15/01/2008
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New report shows Europe's birds face crisis unless we tackle climate change challenge

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A Climatic Atlas of European Breeding Birds - which maps potential changes in distribution of all of the continent's regularly occurring nesting birds - shows that we need urgent action to cut greenhouse-gas emissions, and redouble our efforts for nature conservation, if we are to avoid calamitous impacts on birds. The atlas shows that for the average bird species the potential distribution by the end of this century will shift nearly 550 km northeast, equivalent to the distance from Plymouth to Newcastle. The average bird's distribution will also be reduced in size by a fifth and overlap the current range by only 40%. Alarmingly, the atlas shows that three-quarters of all of Europe's nesting bird species are likely to suffer declines in range.

This potentially disastrous vision for the future of wildlife, which could set some species on a path to extinction, has hastened calls by the RSPB for urgent action to cut greenhouse gas emissions and to help wildlife adapt to a rapidly warming world. The estimates used in the atlas are based upon a model of climatic change which projects an increase of global average temperature of about 3°C since pre-industrial times. The RSPB regards any rise above 2°C as disastrous for wildlife and mankind.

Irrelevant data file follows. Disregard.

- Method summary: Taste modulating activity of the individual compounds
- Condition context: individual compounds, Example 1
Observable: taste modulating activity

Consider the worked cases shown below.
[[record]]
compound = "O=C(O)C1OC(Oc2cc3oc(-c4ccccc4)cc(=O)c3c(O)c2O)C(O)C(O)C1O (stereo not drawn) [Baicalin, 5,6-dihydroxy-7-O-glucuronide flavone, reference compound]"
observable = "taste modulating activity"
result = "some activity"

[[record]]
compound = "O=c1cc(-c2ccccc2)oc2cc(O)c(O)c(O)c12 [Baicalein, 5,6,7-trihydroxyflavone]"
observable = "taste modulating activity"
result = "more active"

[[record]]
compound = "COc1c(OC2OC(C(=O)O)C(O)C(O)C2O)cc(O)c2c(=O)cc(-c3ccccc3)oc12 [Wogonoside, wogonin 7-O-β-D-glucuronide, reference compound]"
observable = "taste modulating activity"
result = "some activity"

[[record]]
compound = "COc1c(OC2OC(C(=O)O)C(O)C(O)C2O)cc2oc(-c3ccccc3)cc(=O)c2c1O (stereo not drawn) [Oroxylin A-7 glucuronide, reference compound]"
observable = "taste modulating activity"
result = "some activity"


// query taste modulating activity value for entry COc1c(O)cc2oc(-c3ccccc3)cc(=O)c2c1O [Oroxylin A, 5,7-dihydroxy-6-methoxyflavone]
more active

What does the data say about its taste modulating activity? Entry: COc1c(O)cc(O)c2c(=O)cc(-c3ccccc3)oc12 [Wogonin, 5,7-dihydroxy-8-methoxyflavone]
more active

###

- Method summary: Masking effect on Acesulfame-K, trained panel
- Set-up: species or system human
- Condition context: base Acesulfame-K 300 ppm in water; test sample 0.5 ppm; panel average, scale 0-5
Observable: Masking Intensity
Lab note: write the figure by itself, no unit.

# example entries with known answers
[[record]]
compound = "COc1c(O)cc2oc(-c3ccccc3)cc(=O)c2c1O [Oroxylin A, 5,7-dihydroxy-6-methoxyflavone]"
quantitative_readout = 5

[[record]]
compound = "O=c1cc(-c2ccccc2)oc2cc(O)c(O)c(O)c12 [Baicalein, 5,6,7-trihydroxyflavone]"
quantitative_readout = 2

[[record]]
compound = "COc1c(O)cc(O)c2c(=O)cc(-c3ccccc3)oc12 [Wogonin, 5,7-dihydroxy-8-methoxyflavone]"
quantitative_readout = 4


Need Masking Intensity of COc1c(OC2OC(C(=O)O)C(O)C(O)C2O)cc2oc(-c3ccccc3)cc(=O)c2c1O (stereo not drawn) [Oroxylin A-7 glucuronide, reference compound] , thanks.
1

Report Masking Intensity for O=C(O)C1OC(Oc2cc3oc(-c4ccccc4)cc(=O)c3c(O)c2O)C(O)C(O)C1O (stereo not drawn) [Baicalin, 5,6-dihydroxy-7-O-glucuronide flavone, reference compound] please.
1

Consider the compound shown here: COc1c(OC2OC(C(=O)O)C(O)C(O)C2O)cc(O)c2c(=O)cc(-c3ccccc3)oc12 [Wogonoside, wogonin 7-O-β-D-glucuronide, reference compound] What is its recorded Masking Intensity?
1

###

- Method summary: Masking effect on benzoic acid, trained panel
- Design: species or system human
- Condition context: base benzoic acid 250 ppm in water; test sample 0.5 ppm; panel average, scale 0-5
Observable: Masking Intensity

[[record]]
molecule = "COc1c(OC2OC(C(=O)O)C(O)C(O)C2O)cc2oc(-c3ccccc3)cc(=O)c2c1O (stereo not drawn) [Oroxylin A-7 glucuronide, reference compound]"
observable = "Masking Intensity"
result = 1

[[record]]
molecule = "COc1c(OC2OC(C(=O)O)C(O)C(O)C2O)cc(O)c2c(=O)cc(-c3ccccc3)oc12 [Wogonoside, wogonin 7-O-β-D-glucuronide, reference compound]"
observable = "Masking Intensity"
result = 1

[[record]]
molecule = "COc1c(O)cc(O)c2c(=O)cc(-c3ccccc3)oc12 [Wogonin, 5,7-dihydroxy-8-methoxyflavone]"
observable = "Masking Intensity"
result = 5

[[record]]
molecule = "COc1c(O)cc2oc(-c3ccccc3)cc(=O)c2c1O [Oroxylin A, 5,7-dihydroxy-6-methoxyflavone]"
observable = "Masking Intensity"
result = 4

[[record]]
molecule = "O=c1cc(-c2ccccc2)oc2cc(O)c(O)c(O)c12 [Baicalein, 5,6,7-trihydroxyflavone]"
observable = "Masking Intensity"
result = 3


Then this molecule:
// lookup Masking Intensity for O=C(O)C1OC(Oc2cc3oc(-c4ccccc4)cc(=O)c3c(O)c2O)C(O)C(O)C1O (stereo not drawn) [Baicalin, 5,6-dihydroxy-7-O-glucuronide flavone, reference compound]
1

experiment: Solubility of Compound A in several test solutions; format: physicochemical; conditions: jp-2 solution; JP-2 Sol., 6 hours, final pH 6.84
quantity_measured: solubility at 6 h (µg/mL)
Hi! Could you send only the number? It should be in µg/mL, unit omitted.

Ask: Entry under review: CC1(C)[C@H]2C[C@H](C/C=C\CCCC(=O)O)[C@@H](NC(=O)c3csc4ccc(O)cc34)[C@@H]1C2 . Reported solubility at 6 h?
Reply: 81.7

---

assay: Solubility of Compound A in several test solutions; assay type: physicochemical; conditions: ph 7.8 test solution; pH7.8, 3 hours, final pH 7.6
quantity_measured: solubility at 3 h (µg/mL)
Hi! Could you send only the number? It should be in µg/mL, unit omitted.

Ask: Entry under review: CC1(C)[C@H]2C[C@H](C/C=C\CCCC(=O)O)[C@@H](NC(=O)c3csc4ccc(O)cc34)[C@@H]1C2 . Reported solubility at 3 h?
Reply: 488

The atlas has been written by Professors Brian Huntley, of Durham University, and Rhys Green, of the RSPB and the University of Cambridge, and Drs Yvonne Collingham and Steve Willis, both of Durham University.

Professor Rhys Green, an RSPB scientist and one of the authors said: "Climatic change and wildlife's responses to it are difficult to forecast with any precision, but this study helps us to appreciate the magnitude and scope of possible impacts and to identify species at most risk and those in need of urgent help and protection."

Dotterel
Dotterel, Garreg Lwyd, Carmarthen (Photo: Kev Joynes)

Professor Brian Huntley, of Durham University, said: "Although the details both of future climatic changes and of species' responses to these changes remain uncertain, the potential magnitude of both is clear, and is such that the adaptation measures necessary to conserve European biodiversity only can be achieved through urgent international action."

If the potential changes happen some species, including Black-throated Diver, Snow Bunting, Capercaillie and Dotterel, could be left with few areas of suitable climate in the UK. Without action to protect their populations now, and to ensure that they can find suitable habitat in future, this could significantly increase their risk of extinction. It is imperative that efforts are increased to look after existing protected areas and to extend their coverage in the future to accommodate changes in potential distributions.